Feb 21 - Fitch Ratings says that Credit Agricole's
('A+'/Negative/'a') Q412 earnings release did not provide information that would
prompt any immediate rating action. Operating profit for the quarter (EUR1.4bn
as calculated by Fitch) was down by over 20% on Q312 (EUR1.8bn), but was much
higher than in Q411 (EUR0.2bn). However, Q4 is usually the lowest of the year,
especially for the Corporate and Investment Banking (CIB) business. Moreover,
Q412 results show continued progress in enhancing the bank's capital and funding
Fitch derives operating profit, its measure of underlying earnings, after
adjusting for items such as revaluation of own debt (a loss of EUR837m in Q412
as spreads came in) and impairment of goodwill (EUR2.8bn). Therefore, the bank
is posting a very large net loss (EUR3.4bn in Q412) despite making acceptable
The goodwill impairment charges, which were announced on 1 February 2013, were
significant and reflect the consumer finance activity (EUR921m largely related
to Italian subsidiaries), international retail banking (EUR923m also largely
related to Italian subsidiaries) and CIB (EUR834m, of which almost half related
to the brokerage subsidiary Newedge). Fitch understands that these impairments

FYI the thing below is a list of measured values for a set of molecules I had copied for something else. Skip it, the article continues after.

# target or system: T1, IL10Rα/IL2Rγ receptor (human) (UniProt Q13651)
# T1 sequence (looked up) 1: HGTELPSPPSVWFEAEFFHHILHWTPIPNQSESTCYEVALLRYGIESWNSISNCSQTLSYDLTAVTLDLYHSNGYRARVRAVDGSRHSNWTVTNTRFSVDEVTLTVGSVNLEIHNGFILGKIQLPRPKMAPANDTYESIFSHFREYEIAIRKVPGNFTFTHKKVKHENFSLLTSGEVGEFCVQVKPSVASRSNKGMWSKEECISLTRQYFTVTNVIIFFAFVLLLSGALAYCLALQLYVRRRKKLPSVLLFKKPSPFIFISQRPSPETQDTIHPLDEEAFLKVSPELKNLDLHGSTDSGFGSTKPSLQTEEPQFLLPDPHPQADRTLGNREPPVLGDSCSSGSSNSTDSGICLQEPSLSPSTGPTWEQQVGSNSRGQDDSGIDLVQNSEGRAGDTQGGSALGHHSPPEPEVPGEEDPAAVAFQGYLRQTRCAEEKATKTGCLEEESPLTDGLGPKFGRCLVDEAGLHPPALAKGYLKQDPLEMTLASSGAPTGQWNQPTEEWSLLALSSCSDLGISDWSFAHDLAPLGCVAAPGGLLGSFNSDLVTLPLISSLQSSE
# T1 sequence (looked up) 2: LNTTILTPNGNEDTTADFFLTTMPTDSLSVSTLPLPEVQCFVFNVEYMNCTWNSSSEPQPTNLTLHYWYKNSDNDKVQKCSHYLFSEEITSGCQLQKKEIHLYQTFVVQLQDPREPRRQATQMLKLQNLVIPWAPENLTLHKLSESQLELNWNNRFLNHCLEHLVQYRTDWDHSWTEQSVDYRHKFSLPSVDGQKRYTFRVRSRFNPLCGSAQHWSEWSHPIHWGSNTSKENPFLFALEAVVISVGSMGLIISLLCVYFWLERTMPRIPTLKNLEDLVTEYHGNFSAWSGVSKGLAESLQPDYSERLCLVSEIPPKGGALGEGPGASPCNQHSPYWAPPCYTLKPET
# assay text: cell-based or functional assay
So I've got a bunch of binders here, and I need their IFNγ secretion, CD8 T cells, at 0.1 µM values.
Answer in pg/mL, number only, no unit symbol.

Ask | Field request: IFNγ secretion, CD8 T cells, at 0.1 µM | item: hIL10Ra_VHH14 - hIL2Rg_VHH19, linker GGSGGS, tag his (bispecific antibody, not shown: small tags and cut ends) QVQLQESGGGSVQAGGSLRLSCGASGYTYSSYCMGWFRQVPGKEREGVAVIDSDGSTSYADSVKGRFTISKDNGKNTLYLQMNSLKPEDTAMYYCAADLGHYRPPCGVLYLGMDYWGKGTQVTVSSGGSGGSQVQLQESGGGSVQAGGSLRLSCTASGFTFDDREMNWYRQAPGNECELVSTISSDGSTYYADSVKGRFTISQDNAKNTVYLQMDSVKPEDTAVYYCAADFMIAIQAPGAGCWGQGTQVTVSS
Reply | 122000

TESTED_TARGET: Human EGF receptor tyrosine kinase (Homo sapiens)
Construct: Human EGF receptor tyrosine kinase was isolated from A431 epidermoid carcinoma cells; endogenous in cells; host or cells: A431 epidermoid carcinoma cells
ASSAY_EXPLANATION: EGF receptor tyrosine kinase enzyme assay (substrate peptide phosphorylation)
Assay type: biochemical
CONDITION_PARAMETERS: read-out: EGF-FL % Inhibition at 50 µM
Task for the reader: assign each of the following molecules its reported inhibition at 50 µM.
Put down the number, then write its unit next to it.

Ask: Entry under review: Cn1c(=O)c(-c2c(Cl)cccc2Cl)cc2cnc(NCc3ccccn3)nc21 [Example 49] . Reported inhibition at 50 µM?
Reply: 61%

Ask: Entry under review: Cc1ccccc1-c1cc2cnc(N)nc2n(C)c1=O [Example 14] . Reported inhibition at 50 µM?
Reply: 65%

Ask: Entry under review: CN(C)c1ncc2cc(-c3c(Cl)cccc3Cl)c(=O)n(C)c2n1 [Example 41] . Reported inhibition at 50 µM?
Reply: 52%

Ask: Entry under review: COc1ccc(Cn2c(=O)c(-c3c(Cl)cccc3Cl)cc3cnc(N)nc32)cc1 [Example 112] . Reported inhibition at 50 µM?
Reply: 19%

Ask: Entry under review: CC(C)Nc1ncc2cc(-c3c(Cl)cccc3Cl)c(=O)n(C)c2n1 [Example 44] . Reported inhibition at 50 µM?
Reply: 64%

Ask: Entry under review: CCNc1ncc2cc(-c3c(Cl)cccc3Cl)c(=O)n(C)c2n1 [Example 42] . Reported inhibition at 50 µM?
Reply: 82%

are part of a clean-up exercise and relate to past acquisitions, but they also
indicate that future earnings from these businesses will be lower than
Nevertheless, domestic retail banking, by far the bank's main business line,
generated very stable quarter-on-quarter and year-on-year operating profit
(EUR1.4bn in Q412). This compares well with other domestic peers that suffered
from some contraction in operating profit from this business in the quarter.
Credit Agricole continued to grow both lending and deposit volumes, while
keeping loan impairment charges under control despite the difficult economic
environment in France. Fitch does not expect any material rise in loan
impairment charges in the coming quarters.
Fitch considers Credit Agricole's capital ratios adequate. Its pro-forma Basel
2.5 core Tier 1 regulatory capital ratio taking into account of the sale of its
Greek banking subsidiary rose to 11.8% at end-2012 and its pro-forma fully
loaded Basel III common equity Tier 1 ratio rose to 9.3%. This is essentially a
result of deleveraging. Credit Agricole's Fitch core capital ratio is lower than
the fully loaded Basel III ratio due to the full deduction of the net asset
value of the insurance subsidiary from Fitch core capital. The bank will not pay
dividends for the second year in a row, unlike the other major French banks.
The bank's funding profile improved throughout 2012. Its liquidity buffer
amounted to EUR230bn at end-2012 (EUR201bn at end-September 2012) and more than
covers the bank's one year short-term wholesale funding (EUR171bn, including
EUR34bn of repos). However, Fitch views the quality of this liquidity buffer as
weaker than for certain other large French banks. Deposits with central banks
represented 23% of the liquidity buffer at end-2012.
Additional information is available at www.fitchratings.com.